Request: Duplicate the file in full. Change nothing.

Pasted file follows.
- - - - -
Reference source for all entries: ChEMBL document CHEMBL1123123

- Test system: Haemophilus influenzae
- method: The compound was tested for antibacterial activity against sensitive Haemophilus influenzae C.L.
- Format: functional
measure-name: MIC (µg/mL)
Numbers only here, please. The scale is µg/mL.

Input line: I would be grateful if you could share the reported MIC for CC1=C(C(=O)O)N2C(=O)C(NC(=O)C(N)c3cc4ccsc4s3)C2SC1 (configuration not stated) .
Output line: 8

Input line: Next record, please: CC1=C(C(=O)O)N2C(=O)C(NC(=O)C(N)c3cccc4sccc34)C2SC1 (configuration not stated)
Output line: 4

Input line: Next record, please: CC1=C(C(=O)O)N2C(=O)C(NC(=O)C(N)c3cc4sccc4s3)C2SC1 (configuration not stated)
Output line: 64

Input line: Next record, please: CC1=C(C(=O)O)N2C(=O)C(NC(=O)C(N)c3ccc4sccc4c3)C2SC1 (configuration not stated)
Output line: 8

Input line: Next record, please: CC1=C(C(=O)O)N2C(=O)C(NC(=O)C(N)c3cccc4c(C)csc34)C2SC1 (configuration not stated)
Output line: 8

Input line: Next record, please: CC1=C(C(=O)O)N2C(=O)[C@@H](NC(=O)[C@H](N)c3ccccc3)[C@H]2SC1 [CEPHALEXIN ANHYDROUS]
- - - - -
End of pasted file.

Reference source for all entries: ChEMBL document CHEMBL1123123

- Test system: Haemophilus influenzae
- method: The compound was tested for antibacterial activity against sensitive Haemophilus influenzae C.L.
- Format: functional
measure-name: MIC (µg/mL)
Numbers only here, please. The scale is µg/mL.

Input line: I would be grateful if you could share the reported MIC for CC1=C(C(=O)O)N2C(=O)C(NC(=O)C(N)c3cc4ccsc4s3)C2SC1 (configuration not stated) .
Output line: 8

Input line: Next record, please: CC1=C(C(=O)O)N2C(=O)C(NC(=O)C(N)c3cccc4sccc34)C2SC1 (configuration not stated)
Output line: 4

Input line: Next record, please: CC1=C(C(=O)O)N2C(=O)C(NC(=O)C(N)c3cc4sccc4s3)C2SC1 (configuration not stated)
Output line: 64

Input line: Next record, please: CC1=C(C(=O)O)N2C(=O)C(NC(=O)C(N)c3ccc4sccc4c3)C2SC1 (configuration not stated)
Output line: 8

Input line: Next record, please: CC1=C(C(=O)O)N2C(=O)C(NC(=O)C(N)c3cccc4c(C)csc34)C2SC1 (configuration not stated)
Output line: 8

Input line: Next record, please: CC1=C(C(=O)O)N2C(=O)[C@@H](NC(=O)[C@H](N)c3ccccc3)[C@H]2SC1 [CEPHALEXIN ANHYDROUS]